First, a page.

‘If I see a tree that looks like it should be climbed, then I’m going to climb it’ : Weak Anarchy with Tom Pope.

Arnolfini, Artist, Arts, Events, Performance, Photography, Workshop

As Part of our Young Artist Series, this month we were fortunate enough to take part in a workshop hosted by the eternally playful Tom Pope.


First he shares with us some of his incredible work along with a handful of peculiar stories that paint him out to be a neighbourhood terror in a comic or something.

Tom Pope’s shirt is the colour of lemons and by his feet is a bag of oranges. These oranges will be thrown with reckless abandon into the path of cameras that are hungry to catch the oranges before they collide with walls and floors, splitting their skins in a shower of orange juice.

If the camera is successful in ‘catching’ the orange the photograph is essentially spoiled by an obscure orange blur.

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The next act in the workshop has us locked in photographic combat, our fingers poised on each other’s triggers. Maeve’s lens is pointed at me and mine at her, ready to shoot. But we don’t want to shoot each other, we want to shoot ourselves. I want to capture a thousand of my own images with Maeve’s camera but I don’t want her to snap herself on mine. So now we’re dancing, everyone in the room is dancing! Like a group of couples in the ballroom of a cruise ship that’s hit choppy waters and scattered us about. And all the time we’re going in circles, trying to move our camera away from their faces whilst drawing theirs towards us.

I’m almost as tragic at writing about this as I was in actually doing it. My chaotic brain can’t handle the two actions at once and I unknowingly let Maeve photograph her laughing face over and over and over while I fail to capture my own.

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And now (with our cameras still citrus-scented) we are temporarily blinded and guided through the gallery; shakily up and down stairs, awkwardly into lifts, clinging on to walls and sometimes each other, led under chairs and tables  until something in our sightless minds tell us the moment is right to take the photograph and open two sets of eyes at once.

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My photograph is a white-out because I had my camera on the wrong setting. The camera was as blind as I was and the image is a total nothingness. The outcome isn’t always as important as the process.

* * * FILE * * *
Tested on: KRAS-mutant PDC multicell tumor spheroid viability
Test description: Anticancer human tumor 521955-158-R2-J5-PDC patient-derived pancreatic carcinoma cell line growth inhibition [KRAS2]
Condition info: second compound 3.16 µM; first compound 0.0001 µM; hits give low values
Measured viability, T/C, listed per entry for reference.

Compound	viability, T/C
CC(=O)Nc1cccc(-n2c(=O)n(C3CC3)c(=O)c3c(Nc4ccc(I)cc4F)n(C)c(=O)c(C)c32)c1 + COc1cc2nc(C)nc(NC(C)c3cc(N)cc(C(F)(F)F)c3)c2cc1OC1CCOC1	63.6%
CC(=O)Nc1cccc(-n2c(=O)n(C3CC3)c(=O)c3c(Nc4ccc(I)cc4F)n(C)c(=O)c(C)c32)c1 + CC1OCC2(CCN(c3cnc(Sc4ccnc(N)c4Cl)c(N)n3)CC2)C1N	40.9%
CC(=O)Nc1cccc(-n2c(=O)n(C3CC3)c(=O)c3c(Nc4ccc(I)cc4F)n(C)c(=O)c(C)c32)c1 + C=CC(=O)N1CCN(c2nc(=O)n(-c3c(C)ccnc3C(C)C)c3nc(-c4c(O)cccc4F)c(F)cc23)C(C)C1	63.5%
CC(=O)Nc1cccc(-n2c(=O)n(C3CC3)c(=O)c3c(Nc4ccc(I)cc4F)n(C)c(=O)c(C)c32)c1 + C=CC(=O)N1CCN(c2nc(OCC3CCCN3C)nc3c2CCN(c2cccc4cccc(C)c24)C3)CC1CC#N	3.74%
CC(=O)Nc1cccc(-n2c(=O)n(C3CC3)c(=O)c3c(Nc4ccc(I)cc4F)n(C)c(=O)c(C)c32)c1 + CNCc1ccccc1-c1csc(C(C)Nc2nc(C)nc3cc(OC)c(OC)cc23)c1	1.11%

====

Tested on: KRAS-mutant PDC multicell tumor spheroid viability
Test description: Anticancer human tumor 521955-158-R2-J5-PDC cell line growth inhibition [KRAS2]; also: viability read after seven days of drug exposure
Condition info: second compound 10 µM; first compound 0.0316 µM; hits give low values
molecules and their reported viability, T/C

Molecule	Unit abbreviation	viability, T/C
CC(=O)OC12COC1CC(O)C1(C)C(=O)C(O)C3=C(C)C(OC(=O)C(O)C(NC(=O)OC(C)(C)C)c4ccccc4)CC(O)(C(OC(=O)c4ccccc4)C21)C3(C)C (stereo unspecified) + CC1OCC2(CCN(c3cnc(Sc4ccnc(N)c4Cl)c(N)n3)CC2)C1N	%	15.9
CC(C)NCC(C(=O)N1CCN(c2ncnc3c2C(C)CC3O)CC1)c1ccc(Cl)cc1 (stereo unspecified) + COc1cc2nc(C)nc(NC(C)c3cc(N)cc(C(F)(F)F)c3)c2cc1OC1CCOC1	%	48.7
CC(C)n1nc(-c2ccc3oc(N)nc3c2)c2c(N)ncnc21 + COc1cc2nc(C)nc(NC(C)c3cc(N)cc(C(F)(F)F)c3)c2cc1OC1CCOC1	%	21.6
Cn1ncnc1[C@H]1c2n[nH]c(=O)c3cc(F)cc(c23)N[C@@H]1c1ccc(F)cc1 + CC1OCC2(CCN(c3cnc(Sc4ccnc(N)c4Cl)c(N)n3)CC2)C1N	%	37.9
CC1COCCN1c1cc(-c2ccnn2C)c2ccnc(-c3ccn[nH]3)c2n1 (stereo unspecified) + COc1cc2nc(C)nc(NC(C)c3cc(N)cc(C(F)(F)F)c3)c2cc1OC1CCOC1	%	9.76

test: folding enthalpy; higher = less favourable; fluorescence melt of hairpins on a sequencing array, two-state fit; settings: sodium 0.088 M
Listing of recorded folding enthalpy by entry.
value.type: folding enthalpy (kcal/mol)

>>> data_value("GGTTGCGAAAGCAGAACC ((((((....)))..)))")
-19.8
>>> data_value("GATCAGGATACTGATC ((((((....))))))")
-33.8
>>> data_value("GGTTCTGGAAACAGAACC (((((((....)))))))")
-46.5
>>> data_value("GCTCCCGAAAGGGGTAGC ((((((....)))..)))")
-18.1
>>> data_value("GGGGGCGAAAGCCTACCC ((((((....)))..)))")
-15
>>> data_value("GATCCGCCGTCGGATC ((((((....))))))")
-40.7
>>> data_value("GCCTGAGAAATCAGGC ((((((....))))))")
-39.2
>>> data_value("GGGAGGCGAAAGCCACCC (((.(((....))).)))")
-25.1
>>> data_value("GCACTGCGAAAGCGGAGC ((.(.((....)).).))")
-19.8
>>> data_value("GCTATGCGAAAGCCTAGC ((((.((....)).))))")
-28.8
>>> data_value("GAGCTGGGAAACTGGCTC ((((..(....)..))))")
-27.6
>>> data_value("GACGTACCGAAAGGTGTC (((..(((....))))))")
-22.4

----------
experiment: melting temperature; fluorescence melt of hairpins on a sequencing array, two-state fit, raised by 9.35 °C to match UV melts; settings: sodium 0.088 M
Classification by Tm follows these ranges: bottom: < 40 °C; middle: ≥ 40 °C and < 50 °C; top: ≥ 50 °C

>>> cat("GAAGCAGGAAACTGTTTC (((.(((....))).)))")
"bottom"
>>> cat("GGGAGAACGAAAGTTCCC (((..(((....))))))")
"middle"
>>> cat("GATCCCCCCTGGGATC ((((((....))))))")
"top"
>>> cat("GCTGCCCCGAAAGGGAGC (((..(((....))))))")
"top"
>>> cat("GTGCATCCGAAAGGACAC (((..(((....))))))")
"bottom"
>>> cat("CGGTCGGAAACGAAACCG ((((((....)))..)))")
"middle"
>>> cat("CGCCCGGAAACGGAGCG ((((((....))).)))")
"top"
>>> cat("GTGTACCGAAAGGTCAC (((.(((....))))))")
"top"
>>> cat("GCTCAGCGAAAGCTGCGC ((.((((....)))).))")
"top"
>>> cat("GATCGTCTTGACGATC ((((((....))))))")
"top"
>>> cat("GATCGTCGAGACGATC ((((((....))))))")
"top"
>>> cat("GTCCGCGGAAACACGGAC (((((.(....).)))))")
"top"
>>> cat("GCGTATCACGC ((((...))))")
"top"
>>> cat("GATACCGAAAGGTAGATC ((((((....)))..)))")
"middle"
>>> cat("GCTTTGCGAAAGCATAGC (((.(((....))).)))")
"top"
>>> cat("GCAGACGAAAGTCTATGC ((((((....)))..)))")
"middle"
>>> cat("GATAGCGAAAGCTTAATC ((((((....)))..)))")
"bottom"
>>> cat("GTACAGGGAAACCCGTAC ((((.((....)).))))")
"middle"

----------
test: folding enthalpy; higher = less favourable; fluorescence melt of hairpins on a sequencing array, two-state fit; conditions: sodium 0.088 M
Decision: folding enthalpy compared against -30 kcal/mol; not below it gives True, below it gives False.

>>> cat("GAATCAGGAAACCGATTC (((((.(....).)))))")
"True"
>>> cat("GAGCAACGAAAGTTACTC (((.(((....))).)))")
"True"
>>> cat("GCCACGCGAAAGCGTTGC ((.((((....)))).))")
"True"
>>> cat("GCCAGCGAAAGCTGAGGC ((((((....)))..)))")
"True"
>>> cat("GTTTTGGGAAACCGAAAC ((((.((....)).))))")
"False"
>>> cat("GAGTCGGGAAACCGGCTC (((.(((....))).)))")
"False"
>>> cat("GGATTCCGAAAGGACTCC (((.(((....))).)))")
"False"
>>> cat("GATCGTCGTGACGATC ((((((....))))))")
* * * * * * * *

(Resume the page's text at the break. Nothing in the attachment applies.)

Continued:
In the last part of our first workshop we do what Tom Pope does best: we play a game. Here are the seven rules to live by if you want to get involved and play the YA Game of Photography:

1. Offside rule.
2. No zoom.
3. If someone shouts ‘You!’ And points, everyone must photograph them.
4. Eye contact with the lens makes the picture invalid.
5. Cannot have two feet on the floor when taking a picture.
6. After taking a picture you have to turn 180 degrees
7. Must shout ‘Yes!’ when taking a picture

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You can go and peep at Tom Pope’s work here: http://www.tompope.co.uk/


Modding Skyrim – Created by the Cominity


Video games are fun. Video games are also beautiful, especially when you get a dedicated team of enthusiast moding (modifying) their favourite game. In this case, as the title suggests, I am using Skyrim as an example.

Skyrim, released in November 2011, is the fifth instalment in the Elder Scrolls series. I played a heck of a lot of this game when it came out, admittedly it came close to an obsession for me. One of the things I loved about this game was the way it looked, here is an example screen shot of the un-moded game.

Now here is a screenshot of Skyrim in 2014, nearly 3 years later; spliced,changed and edited by some of the more fanatical about this game.

People have gone to extraneous lengths, changing the way light shines through the leaves, changing the textures of the leaves. The result is a completely reinvigorated version of the original game. Here are a few more screen shots for your eyes.

Thanks for reading.

Would you rather hear the truth or a story? – An interview with Emma Callander

Bristol, Performance, Theatre

The first production of The Sum, the new Bristol based theatre company, Banksy: The Room in the Elephant is set to return to Bristol over the weekend, with tickets free for under 21s on Friday.

Inspired by real events, the play is centred around Titus Coventry, an eccentric character made homeless after Banksy stencilled ‘THIS LOOKS A BIT LIKE AN ELEPHANT’ onto a water cooler, which served as a home for Titus, near L.A. Despite being in the limelight of the media, public, playwrights and a dubious firm which seized the property, Titus is finally telling his story.

Young Arnolfini spoke to the director, Emma Callander.

Pericles, Prince of Tyre

Bristol, Performance, Theatre

Though lacking in an understanding of William Shakespeare that could be considered greater than minimal (a sonnet here, a Welles film there), my appreciation of his beguiling works has only fostered following compulsory education which, if anything, worked to the contrary. In an elated state following a viewing of Roman Polanski’s marvellous 1970 film of Macbeth, I went into Pericles at the Redgrave Theatre knowing nothing besides its authors and the rearranged state of its structure.